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Toxic clear up of Olympic site cost £12.7M

The government has spent £12.7M cleaning up toxic and radioactive waste on part of the Olympic site, the Olympic Delivery Authority (ODA) has confirmed.

The contamination, on the banks of the River Lea in east London, where the main Olympic stadium is being built, was discovered when the site’s previous owners left the land in July 2006.

Tests by the Environment Agency detected vinyl chloride in the groundwater of the soil, which is a product of the break down of chlorinated chemicals.

A spokesman for the Environment Agency said that the clean-up had been budgeted for before the site was bought, and was “no great surprise”, being only a small part of a huge sum spent on decontamination of the Olympic Park.

He added: “People forget just how bad the site was beforehand, and what it’s like now – it’s going to be turned into a magnificent asset for London.”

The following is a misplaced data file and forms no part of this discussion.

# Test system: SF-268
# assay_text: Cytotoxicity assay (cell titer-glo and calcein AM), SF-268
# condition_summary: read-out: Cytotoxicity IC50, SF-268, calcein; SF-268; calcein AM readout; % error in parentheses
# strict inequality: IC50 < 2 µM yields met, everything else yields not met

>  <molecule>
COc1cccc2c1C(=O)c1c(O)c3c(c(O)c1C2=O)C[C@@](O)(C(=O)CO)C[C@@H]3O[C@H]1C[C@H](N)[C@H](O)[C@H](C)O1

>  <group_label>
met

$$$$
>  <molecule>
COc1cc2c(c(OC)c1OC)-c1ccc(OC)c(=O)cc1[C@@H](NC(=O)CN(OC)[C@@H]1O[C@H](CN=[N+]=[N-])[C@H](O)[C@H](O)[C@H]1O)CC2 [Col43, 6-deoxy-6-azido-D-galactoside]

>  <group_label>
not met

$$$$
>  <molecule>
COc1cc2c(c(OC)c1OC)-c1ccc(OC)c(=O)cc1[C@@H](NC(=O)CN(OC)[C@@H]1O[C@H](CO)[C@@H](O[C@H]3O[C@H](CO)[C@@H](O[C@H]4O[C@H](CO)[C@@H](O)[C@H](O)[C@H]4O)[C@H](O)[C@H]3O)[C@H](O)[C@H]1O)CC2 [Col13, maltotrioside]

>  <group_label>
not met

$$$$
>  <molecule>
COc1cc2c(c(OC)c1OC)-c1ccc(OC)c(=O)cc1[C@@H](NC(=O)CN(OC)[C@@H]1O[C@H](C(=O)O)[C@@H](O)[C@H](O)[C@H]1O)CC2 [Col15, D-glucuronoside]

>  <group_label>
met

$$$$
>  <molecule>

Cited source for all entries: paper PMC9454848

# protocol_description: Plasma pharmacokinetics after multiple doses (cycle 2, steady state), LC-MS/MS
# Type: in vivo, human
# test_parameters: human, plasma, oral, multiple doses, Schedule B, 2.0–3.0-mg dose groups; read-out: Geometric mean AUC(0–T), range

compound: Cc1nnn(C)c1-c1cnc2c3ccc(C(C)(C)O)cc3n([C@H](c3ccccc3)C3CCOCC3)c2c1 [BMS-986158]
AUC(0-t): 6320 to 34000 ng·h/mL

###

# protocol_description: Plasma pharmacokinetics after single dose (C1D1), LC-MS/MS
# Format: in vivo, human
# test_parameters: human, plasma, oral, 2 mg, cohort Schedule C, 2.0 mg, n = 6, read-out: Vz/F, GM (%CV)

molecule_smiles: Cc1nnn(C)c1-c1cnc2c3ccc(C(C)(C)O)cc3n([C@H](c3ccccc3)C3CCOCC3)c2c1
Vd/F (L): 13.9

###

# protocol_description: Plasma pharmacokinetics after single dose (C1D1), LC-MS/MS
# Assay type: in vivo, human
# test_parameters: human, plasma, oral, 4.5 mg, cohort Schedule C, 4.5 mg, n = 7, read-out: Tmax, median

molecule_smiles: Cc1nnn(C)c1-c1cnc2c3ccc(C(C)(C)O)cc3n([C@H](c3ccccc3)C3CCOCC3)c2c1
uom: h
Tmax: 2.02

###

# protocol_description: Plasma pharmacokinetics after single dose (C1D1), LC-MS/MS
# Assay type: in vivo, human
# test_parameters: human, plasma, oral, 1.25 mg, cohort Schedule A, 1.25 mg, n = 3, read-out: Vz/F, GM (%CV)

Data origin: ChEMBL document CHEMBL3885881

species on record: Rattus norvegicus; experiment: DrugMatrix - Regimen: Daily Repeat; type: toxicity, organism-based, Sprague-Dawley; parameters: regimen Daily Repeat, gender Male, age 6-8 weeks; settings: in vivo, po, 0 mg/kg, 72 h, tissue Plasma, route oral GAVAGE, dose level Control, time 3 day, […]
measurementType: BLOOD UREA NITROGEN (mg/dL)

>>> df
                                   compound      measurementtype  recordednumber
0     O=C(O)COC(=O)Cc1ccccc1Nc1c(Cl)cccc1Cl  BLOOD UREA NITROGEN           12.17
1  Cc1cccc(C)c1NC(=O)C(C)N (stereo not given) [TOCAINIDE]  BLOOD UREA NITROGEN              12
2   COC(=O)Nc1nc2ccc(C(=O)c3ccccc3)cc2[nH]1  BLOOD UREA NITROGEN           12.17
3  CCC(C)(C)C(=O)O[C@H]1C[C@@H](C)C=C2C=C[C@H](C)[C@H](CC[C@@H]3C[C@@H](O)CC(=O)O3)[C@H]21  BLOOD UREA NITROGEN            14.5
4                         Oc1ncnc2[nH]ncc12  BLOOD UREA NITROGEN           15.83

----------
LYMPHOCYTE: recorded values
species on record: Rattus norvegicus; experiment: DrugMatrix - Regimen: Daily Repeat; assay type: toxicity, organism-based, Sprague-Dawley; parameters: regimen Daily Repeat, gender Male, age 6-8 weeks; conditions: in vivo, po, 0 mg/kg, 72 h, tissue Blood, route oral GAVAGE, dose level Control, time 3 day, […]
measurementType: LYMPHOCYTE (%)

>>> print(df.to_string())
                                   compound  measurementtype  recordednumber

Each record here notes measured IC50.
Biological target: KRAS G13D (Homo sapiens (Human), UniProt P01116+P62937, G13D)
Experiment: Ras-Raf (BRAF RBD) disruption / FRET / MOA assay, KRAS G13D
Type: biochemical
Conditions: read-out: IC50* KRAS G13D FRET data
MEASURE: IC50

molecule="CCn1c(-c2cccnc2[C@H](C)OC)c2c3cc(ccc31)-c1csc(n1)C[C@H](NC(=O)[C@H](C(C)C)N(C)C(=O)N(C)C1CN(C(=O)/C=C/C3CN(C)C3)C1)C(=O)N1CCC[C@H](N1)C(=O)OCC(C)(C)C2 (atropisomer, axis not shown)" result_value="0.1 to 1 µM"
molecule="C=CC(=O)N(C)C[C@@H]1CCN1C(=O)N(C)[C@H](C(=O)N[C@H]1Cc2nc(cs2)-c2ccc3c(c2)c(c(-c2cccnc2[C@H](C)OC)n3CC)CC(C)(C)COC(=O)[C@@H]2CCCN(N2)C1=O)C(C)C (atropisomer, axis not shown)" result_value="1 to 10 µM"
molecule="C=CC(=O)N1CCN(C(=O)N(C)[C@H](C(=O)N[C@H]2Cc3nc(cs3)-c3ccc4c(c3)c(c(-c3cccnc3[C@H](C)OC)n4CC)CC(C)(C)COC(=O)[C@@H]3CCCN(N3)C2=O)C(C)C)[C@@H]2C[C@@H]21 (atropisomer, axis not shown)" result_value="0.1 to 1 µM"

It is not being suggested that the company whose storage facility was previously on the site was in any way responsible for the contamination.

The ODA confirmed that the majority of the toxic waste has now been removed and cleaned, and the clean-up of the groundwater is still ongoing.

A spokesman for the ODA said: “The clearing of the Olympic Park site has been carried out in consultation with the Environment Agency, Health & Safety Executive and industry experts, with the clean-up and disposal of material meeting all relevant legislation.

“This particular site was identified during early investigations as heavily contaminated and an extensive clean-up has been undertaken with around 60,000m³ of contaminated soil removed from the site and over 50,000m³ of groundwater under the site treated and removed.

“This work has been carried out to the highest standards in consultation with the Environment Agency and planning authority.”

He added: “Health and safety of the workforce and local people is our number one priority.

“In the cleaning and clearing of the Olympic Park, much of it contaminated through decades of industrial use, we have reused over 80% of previously contaminated soil that we excavated and recycled or stored for reuse over 90% of demolition materials with minimal materials taken to registered landfills.”

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